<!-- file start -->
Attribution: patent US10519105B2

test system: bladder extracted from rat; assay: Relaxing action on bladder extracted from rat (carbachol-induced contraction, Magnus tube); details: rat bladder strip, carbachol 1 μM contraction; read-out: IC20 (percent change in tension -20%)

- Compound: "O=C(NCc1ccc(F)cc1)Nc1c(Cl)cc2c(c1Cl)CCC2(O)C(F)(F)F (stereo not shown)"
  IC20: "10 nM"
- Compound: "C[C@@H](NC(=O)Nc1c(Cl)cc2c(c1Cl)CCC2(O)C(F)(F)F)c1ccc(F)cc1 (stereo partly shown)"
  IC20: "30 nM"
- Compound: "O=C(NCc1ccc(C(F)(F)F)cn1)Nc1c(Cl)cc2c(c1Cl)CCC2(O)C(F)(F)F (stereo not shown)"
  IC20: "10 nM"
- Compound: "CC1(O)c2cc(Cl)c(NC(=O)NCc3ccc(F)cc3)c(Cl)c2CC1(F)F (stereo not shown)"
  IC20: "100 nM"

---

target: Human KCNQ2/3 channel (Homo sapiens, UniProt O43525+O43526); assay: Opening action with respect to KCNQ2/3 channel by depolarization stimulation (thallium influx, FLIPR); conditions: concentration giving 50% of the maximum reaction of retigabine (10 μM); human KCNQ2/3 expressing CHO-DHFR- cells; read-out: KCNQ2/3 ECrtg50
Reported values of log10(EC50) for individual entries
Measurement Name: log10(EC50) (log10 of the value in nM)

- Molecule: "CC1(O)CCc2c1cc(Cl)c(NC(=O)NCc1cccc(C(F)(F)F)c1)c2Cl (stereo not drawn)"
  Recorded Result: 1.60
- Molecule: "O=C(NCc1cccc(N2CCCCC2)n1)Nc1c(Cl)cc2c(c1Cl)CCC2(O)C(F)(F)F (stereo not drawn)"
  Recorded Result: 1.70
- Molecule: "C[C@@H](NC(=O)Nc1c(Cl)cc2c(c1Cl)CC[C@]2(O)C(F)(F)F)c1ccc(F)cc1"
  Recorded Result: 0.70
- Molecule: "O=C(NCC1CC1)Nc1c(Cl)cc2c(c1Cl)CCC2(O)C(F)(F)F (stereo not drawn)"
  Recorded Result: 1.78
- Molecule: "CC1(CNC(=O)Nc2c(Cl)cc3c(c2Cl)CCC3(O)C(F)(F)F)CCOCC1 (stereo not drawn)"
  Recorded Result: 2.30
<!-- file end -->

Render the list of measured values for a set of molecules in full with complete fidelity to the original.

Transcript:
Attribution: patent US10519105B2

test system: bladder extracted from rat; assay: Relaxing action on bladder extracted from rat (carbachol-induced contraction, Magnus tube); details: rat bladder strip, carbachol 1 μM contraction; read-out: IC20 (percent change in tension -20%)

- Compound: "O=C(NCc1ccc(F)cc1)Nc1c(Cl)cc2c(c1Cl)CCC2(O)C(F)(F)F (stereo not shown)"
  IC20: "10 nM"
- Compound: "C[C@@H](NC(=O)Nc1c(Cl)cc2c(c1Cl)CCC2(O)C(F)(F)F)c1ccc(F)cc1 (stereo partly shown)"
  IC20: "30 nM"
- Compound: "O=C(NCc1ccc(C(F)(F)F)cn1)Nc1c(Cl)cc2c(c1Cl)CCC2(O)C(F)(F)F (stereo not shown)"
  IC20: "10 nM"
- Compound: "CC1(O)c2cc(Cl)c(NC(=O)NCc3ccc(F)cc3)c(Cl)c2CC1(F)F (stereo not shown)"
  IC20: "100 nM"

---

target: Human KCNQ2/3 channel (Homo sapiens, UniProt O43525+O43526); assay: Opening action with respect to KCNQ2/3 channel by depolarization stimulation (thallium influx, FLIPR); conditions: concentration giving 50% of the maximum reaction of retigabine (10 μM); human KCNQ2/3 expressing CHO-DHFR- cells; read-out: KCNQ2/3 ECrtg50
Reported values of log10(EC50) for individual entries
Measurement Name: log10(EC50) (log10 of the value in nM)

- Molecule: "CC1(O)CCc2c1cc(Cl)c(NC(=O)NCc1cccc(C(F)(F)F)c1)c2Cl (stereo not drawn)"
  Recorded Result: 1.60
- Molecule: "O=C(NCc1cccc(N2CCCCC2)n1)Nc1c(Cl)cc2c(c1Cl)CCC2(O)C(F)(F)F (stereo not drawn)"
  Recorded Result: 1.70
- Molecule: "C[C@@H](NC(=O)Nc1c(Cl)cc2c(c1Cl)CC[C@]2(O)C(F)(F)F)c1ccc(F)cc1"
  Recorded Result: 0.70
- Molecule: "O=C(NCC1CC1)Nc1c(Cl)cc2c(c1Cl)CCC2(O)C(F)(F)F (stereo not drawn)"
  Recorded Result: 1.78
- Molecule: "CC1(CNC(=O)Nc2c(Cl)cc3c(c2Cl)CCC3(O)C(F)(F)F)CCOCC1 (stereo not drawn)"
  Recorded Result: 2.30